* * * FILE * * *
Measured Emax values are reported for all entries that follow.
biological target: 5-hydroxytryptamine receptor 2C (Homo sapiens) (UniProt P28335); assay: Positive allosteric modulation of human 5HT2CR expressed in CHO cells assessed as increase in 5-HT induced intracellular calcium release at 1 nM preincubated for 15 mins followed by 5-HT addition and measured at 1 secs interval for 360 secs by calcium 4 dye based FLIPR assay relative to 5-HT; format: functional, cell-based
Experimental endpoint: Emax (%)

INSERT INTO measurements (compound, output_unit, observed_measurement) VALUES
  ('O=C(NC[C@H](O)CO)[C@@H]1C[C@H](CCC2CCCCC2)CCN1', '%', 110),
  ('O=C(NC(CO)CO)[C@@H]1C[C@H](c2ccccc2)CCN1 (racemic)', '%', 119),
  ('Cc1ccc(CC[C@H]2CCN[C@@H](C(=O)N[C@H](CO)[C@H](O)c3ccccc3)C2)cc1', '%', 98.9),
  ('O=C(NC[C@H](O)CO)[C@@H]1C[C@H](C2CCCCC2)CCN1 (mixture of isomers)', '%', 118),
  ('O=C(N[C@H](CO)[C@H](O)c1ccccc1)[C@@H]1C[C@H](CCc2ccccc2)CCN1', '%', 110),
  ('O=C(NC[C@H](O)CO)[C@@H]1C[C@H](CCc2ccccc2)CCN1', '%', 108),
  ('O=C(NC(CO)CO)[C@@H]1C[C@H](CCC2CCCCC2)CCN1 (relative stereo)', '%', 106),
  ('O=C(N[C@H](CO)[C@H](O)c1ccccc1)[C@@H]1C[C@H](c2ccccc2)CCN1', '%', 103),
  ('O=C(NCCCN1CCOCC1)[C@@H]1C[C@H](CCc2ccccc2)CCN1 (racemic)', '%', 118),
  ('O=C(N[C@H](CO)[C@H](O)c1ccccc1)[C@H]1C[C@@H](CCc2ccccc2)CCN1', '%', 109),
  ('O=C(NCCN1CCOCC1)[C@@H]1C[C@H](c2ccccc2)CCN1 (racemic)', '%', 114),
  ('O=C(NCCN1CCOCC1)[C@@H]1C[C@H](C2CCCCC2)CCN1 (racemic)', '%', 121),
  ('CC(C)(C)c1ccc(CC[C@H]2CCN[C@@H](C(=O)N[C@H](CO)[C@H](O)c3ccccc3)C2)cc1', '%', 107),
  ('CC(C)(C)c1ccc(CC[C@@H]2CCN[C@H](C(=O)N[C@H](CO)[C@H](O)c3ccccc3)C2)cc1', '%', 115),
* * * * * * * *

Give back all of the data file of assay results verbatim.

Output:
Measured Emax values are reported for all entries that follow.
biological target: 5-hydroxytryptamine receptor 2C (Homo sapiens) (UniProt P28335); assay: Positive allosteric modulation of human 5HT2CR expressed in CHO cells assessed as increase in 5-HT induced intracellular calcium release at 1 nM preincubated for 15 mins followed by 5-HT addition and measured at 1 secs interval for 360 secs by calcium 4 dye based FLIPR assay relative to 5-HT; format: functional, cell-based
Experimental endpoint: Emax (%)

INSERT INTO measurements (compound, output_unit, observed_measurement) VALUES
  ('O=C(NC[C@H](O)CO)[C@@H]1C[C@H](CCC2CCCCC2)CCN1', '%', 110),
  ('O=C(NC(CO)CO)[C@@H]1C[C@H](c2ccccc2)CCN1 (racemic)', '%', 119),
  ('Cc1ccc(CC[C@H]2CCN[C@@H](C(=O)N[C@H](CO)[C@H](O)c3ccccc3)C2)cc1', '%', 98.9),
  ('O=C(NC[C@H](O)CO)[C@@H]1C[C@H](C2CCCCC2)CCN1 (mixture of isomers)', '%', 118),
  ('O=C(N[C@H](CO)[C@H](O)c1ccccc1)[C@@H]1C[C@H](CCc2ccccc2)CCN1', '%', 110),
  ('O=C(NC[C@H](O)CO)[C@@H]1C[C@H](CCc2ccccc2)CCN1', '%', 108),
  ('O=C(NC(CO)CO)[C@@H]1C[C@H](CCC2CCCCC2)CCN1 (relative stereo)', '%', 106),
  ('O=C(N[C@H](CO)[C@H](O)c1ccccc1)[C@@H]1C[C@H](c2ccccc2)CCN1', '%', 103),
  ('O=C(NCCCN1CCOCC1)[C@@H]1C[C@H](CCc2ccccc2)CCN1 (racemic)', '%', 118),
  ('O=C(N[C@H](CO)[C@H](O)c1ccccc1)[C@H]1C[C@@H](CCc2ccccc2)CCN1', '%', 109),
  ('O=C(NCCN1CCOCC1)[C@@H]1C[C@H](c2ccccc2)CCN1 (racemic)', '%', 114),
  ('O=C(NCCN1CCOCC1)[C@@H]1C[C@H](C2CCCCC2)CCN1 (racemic)', '%', 121),
  ('CC(C)(C)c1ccc(CC[C@H]2CCN[C@@H](C(=O)N[C@H](CO)[C@H](O)c3ccccc3)C2)cc1', '%', 107),
  ('CC(C)(C)c1ccc(CC[C@@H]2CCN[C@H](C(=O)N[C@H](CO)[C@H](O)c3ccccc3)C2)cc1', '%', 115),